CubaNews notes from Los Angeles

Walter Lippmann walterlx at
Fri Aug 22 19:28:33 MDT 2003

CubaNews notes from Los Angeles
by Walter Lippmann, August 22, 2003
Computer problems have caused me to
reduce productivity in recent days. I'm
hoping that this will be resolved quickly.

Powerful bombs exploded at the United Nations
headquarters in occupied Iraq, and a suicide
bomber killed dozens of Israelis this week.

The Cuban government quickly send in its
condolences since Cuba is a member of the
world body. These bombings cannot solve
problems on their own, but they certainly
show the cost of being an occupying power.

Efforts to increase United States trade with Cuba
continue regularly, despite all of the bizarre and
convoluted news coming out of the US media.

The state of Alabama has signed a $10 million
contract with Cuba and a big, cheerful ceremony
was held to mark the occasion. Hopefully, more
of these will come.

In recent weeks and months, there have been a
range of significant events which would, if their
logic were carried out to the end, move in the
direction of normalization of relations between
the US and Cuba, an urgent necessity for our
hemisphere. The US returned the latest group
of hijackers to the island after negotiating their
charges and sentencing with the authorities on
the island. The US also inquired of the Cuban
government regarding the jamming of a series
of broadcasts by Iranian exiles living in the US
which target their homeland. The Cubans then
looked into the matter, discovered that indeed
jamming was being undertaken in Havana at a
building occupied by Iranian embassy staff.

We haven't heard many details, but the US
has confirmed that the Cubans shut down the
jamming, another positive development in the
relations between our two countries.

These developments, especially the returning
of hijackers to the island have evoked a wild
paroxysm of rage among the wealthy rightwing
minority of the Cuban exile community in the
United States. They've been on the rampage
demanding that the US government escalate
tensions with the island. We've got a raft of
excellent commentaries on these matters,
primarily from the website of Francisco Aruca
and Radio Progreso in Miami.

Washington has responded to these noises by
the exiled rightists most dramatically yesterday
by the indictment of a Cuban general and two
Cuban air force pilots who had been involved
in the 1996 shoot-down of the Brothers to the
Rescue planes. They had repeatedly, and in
the face of public warnings from he Cubans,
continued to approach the island, a practice
they had engaged in for some time. These
indictments can't have an immediate effect
in a practical sense, because the general
and pilots live in Cuba and the US and Cuba
have no extradition treaty. There are, however,
other aspects of these indictments which we
need to think about and be aware of.

First, it brings about a raft of publicity against
Cuba, especially in Miami. It's got the rightists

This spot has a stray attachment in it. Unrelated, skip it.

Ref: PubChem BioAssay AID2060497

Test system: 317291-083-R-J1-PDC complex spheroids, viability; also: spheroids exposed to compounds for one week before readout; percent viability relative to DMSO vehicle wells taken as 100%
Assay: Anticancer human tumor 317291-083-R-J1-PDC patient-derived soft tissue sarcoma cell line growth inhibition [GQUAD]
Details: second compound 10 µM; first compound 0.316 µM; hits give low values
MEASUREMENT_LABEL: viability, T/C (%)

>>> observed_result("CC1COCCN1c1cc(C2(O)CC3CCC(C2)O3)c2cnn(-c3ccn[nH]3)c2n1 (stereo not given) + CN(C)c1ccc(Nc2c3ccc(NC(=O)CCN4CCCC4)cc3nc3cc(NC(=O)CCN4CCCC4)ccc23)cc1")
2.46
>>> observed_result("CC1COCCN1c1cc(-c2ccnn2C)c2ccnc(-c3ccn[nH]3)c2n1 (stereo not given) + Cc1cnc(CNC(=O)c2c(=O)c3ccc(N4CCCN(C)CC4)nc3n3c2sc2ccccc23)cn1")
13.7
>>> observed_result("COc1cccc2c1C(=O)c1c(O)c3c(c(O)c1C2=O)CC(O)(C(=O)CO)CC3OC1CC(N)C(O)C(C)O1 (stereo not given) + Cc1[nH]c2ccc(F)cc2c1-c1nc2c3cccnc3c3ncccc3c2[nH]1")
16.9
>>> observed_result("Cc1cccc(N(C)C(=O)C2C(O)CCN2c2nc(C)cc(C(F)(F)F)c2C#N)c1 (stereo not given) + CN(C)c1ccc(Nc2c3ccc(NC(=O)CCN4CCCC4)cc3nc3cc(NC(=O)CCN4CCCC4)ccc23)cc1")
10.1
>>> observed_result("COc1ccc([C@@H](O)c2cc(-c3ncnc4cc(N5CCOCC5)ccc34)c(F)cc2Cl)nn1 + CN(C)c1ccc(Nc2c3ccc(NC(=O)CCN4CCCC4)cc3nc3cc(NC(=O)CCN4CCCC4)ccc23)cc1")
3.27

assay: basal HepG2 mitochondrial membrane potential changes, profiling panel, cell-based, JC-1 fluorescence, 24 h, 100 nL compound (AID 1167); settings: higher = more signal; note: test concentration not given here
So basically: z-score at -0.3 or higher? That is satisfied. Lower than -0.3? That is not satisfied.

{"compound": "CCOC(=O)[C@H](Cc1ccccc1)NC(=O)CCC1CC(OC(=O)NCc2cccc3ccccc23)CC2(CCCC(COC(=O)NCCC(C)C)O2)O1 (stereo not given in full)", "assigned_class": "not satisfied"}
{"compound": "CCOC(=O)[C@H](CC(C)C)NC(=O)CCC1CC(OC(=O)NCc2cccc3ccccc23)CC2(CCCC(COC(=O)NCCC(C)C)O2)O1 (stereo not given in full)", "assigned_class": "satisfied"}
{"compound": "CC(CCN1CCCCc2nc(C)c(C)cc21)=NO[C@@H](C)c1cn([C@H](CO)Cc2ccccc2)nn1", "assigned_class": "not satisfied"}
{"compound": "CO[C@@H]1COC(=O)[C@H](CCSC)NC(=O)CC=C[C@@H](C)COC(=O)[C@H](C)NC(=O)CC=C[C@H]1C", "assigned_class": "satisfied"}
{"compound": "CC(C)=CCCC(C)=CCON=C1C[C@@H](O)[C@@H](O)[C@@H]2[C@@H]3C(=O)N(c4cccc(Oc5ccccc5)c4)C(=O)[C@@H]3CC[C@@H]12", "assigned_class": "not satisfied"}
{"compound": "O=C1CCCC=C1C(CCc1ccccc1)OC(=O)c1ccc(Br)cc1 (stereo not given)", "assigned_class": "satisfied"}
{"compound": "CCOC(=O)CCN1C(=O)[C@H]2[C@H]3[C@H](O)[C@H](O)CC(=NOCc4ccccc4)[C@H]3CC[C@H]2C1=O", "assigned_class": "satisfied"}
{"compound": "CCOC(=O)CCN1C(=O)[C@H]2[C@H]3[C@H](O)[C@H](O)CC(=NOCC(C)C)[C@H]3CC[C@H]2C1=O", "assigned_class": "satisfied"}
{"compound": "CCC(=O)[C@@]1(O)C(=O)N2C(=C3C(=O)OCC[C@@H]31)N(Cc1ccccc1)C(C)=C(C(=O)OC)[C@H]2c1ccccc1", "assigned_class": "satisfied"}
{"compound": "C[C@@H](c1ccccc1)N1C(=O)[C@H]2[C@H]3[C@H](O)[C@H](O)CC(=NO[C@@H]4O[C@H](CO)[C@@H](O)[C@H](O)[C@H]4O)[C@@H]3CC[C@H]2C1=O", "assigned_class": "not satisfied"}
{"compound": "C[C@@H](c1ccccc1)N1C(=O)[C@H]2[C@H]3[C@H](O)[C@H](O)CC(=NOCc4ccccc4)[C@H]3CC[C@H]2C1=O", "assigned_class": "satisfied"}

like Basulto, the Foundation and others of their
ilk praising the Bush administration, if only in a
faint way. This is a switch from their attacks on
Bush and company the preceding weeks.

Second, the timing also seems calculated to
affect the upcoming appeals in the cases of
the Cuban Five, scheduled to take place in
the near future in Atlanta.

Third, it can possibly isolate those three
individuals should they attempt to travel to
countries which accept US demands to try
to extradite those men to the US for trials.

Fourth, these are steps on the road to the
indictment of Fidel Castro and Raul Castro
by the United States, which is the ultimate
demand/fantasy of the Cuban-American far
right exiles.

Fifth, you might want to take a look at the
actual indictment. It's fifteen pages long
and includes a raft of very specific charges
and penalties, including the death penalty.

Considering all the whoop-di-doo which the
US made not long about about Cuba's use
of the death penalty against armed and violent
hijackers, like to hope that some of the human
rightsers will be saying something about this.
Regrettably, I won't be holding my breathe.
The link to the indictment will follow shortly.

Washington has also announced new ways it
will attempt to penetrate the island's airwaves
by using new satellite technology in an effort
to get Radio and TV Marti into the island. It's
illegal and dangerous. My understanding of
the technical aspects is that it's not likely to
succeed, but it's one hell of a way to express
gratitude to Cuba for its recognized coopera-
tion in resolving the Iran jamming issue. Bad
faith would be the least of these issues.

Not quite no one, but nearly no one in Cuba
has satellite reception, which costs $60.00
per month for those who get it, at least those
who have legal dishes. (According to Miami's
Francisco Aruca, 10-15,000 people on the
island have satellite dishes. This seems a
rather high estimate.)

Two weeks to go and we still don't know if
the Cubans who have been nominated for
the Latin Grammys will get their visas. If
talent were the only consideration, artists
like Chucho Valdes, Ibrahim Ferrer and
Los Van Van would have no trouble at all.

But since this is Miami and these artists
are Cubans, the State Department will no
doubt engage in whatever manner of
political calculations as to whether or not
to grand the Cubans their visas.

Granma has a new report on the island's
militant struggle against drug trafficking,
abuse and addiction. One highlight of this:
"In its annual report of 2002, the UN Inter-
national Narcotic Control Board (INCB)
welcomed with pleasure the drug addiction
prevention programs executed in Cuba in
the context of its national integrated program